P. Delaveau, M. Jabourian, C. Lemogne, S. Guionnet, L. Bergouignan, and P. Fossati, “Brain effects of antidepressants in major depression: a meta-analysis of emotional processing studies,” J. Affect. Disord. 130(1-2), 66–74 (2011). [CrossRef] [PubMed]

59.

M. Lazebnik, D. L. Marks, K. Potgieter, R. Gillette, and S. A. Boppart, “Functional optical coherence tomography for detecting neural activity through scattering changes,” Opt. Lett. 28(14), 1218–1220 (2003). [CrossRef] [PubMed]

60.

D. M. Rector, K. M. Carter, P. L. Volegov, and J. S. George, “Spatio-temporal mapping of rat whisker barrels with fast scattered light signals,” Neuroimage 26(2), 619–627 (2005). [CrossRef] [PubMed]

61.

D. M. Hueber, M. A. Franceschini, H. Y. Ma, Q. Zhang, J. R. Ballesteros, S. Fantini, D. Wallace, V. Ntziachristos, and B. Chance, “Non-invasive and quantitative near-infrared haemoglobin spectrometry in the piglet brain during hypoxic stress, using a frequency-domain multidistance instrument,” Phys. Med. Biol. 46(1), 41–62 (2001). [CrossRef] [PubMed]

OCIS Codes
(170.0110) Medical optics and biotechnology : Imaging systems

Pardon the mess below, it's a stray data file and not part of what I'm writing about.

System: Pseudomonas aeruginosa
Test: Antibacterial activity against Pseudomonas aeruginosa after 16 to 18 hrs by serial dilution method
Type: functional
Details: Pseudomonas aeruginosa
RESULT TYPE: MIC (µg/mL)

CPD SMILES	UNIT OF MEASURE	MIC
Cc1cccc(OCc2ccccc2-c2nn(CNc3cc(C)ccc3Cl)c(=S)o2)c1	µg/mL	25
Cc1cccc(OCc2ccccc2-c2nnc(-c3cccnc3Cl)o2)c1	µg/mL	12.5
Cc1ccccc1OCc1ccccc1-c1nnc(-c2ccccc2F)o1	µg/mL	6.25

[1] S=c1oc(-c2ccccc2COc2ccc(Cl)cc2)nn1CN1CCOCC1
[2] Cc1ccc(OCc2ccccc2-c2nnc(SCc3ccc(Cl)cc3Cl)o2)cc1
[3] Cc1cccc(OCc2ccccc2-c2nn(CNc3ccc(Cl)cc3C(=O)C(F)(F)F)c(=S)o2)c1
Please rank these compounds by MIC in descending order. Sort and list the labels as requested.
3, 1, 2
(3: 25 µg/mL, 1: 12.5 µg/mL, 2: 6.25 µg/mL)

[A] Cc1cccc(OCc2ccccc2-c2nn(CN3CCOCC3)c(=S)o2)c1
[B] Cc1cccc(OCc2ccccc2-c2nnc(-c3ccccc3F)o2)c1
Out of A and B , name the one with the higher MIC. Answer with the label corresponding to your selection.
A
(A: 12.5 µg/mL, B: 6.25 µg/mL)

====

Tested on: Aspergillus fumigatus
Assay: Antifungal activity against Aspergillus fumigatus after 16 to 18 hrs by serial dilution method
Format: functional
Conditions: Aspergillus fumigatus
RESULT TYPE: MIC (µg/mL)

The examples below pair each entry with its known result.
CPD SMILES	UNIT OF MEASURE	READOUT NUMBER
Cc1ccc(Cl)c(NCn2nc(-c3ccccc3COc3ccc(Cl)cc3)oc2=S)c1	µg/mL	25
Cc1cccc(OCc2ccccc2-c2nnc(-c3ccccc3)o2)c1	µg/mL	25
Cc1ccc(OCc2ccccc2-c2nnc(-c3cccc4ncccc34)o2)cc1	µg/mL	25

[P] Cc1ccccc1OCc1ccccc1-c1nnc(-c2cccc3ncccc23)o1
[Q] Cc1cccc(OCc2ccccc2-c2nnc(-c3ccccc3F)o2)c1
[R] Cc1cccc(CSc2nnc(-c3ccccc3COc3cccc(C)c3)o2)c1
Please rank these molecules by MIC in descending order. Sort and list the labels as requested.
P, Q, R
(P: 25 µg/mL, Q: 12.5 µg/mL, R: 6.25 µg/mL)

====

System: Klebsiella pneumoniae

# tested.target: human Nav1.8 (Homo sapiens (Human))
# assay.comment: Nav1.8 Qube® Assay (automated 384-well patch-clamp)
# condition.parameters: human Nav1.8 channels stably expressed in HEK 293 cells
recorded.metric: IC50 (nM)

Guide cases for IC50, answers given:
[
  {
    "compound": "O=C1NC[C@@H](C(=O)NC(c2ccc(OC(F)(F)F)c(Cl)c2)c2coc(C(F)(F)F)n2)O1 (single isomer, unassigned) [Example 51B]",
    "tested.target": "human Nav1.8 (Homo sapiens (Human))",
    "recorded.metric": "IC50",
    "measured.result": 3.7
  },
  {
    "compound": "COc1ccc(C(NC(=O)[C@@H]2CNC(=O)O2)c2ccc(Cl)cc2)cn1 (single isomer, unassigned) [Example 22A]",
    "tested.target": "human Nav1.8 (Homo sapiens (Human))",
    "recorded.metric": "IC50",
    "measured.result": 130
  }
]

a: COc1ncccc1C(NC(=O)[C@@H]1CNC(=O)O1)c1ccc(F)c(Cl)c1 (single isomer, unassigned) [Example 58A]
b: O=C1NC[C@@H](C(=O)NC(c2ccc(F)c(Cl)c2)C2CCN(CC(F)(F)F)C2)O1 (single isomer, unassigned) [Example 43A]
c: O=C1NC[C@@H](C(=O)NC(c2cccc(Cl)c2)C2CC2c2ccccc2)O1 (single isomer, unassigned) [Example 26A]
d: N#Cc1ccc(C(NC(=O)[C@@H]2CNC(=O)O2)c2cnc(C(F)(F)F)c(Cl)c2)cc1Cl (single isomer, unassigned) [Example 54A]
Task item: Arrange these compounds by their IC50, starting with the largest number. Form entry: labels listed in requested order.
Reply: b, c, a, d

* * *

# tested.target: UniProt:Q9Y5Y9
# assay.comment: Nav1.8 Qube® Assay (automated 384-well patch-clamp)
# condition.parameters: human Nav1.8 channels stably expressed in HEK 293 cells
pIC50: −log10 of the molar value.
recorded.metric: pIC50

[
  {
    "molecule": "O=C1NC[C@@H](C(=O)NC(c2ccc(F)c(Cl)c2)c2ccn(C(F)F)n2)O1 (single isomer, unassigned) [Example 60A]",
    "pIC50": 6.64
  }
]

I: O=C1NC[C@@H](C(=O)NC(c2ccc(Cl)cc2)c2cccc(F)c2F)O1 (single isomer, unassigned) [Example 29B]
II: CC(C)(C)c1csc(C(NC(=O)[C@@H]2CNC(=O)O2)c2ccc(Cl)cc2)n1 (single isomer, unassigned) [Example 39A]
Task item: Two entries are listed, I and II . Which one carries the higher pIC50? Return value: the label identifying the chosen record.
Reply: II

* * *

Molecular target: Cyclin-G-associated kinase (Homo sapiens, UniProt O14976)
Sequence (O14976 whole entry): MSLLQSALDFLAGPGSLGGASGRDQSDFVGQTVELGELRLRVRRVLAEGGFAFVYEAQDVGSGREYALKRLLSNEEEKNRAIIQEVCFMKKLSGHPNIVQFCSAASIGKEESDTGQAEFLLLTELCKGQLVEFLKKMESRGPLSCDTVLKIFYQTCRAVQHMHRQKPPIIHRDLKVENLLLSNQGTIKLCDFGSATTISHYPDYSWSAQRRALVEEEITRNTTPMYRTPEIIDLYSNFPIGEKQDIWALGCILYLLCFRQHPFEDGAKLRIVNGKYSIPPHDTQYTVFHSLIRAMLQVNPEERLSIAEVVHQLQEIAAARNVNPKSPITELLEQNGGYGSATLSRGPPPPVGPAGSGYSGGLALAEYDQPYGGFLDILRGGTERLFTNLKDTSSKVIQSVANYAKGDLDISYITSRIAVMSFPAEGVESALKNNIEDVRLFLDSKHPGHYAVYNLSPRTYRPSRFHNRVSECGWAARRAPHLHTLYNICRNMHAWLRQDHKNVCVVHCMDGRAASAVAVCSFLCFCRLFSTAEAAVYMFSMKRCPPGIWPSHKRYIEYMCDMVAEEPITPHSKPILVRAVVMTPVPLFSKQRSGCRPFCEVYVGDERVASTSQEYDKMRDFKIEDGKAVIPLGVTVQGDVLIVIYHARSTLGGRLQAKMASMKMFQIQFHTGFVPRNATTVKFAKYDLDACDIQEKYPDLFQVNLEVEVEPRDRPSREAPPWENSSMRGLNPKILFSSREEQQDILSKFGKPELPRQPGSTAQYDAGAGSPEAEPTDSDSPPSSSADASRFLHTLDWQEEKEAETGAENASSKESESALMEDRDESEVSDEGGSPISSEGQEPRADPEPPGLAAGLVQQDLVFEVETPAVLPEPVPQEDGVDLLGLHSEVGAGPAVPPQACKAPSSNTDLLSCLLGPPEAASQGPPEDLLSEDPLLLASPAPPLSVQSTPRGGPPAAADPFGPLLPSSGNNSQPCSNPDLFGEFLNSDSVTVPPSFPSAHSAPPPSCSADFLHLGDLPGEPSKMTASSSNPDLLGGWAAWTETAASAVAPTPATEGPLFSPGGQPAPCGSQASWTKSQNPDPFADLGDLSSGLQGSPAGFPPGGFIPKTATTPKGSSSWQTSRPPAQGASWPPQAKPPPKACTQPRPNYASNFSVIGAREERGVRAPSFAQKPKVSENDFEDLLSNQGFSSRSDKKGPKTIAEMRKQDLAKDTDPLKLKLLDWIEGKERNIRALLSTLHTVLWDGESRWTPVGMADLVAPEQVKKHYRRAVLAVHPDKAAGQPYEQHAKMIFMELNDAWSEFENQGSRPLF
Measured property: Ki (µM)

(170.3880) Medical optics and biotechnology : Medical and biological imaging
(170.4580) Medical optics and biotechnology : Optical diagnostics for medicine
(170.6510) Medical optics and biotechnology : Spectroscopy, tissue diagnostics

ToC Category:
Neuroscience and Brain Imaging

History
Original Manuscript: March 10, 2014
Revised Manuscript: April 27, 2014
Manuscript Accepted: May 2, 2014
Published: June 11, 2014

Citation
David Abookasis, Ariel Shochat, Elimelech Nesher, and Albert Pinhasov, "Exploring diazepam’s effect on hemodynamic responses of mouse brain tissue by optical spectroscopic imaging," Biomed. Opt. Express 5, 2184-2195 (2014)
http://www.opticsinfobase.org/boe/abstract.cfm?URI=boe-5-7-2184


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References